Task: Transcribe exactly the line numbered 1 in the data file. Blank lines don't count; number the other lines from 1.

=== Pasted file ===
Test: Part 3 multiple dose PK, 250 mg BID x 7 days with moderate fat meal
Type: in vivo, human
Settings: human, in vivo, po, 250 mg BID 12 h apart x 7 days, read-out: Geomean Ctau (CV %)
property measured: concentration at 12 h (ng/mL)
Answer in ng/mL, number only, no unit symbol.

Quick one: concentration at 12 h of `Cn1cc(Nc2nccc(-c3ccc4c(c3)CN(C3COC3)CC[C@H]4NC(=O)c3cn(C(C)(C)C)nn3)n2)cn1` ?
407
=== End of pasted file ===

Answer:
Test: Part 3 multiple dose PK, 250 mg BID x 7 days with moderate fat meal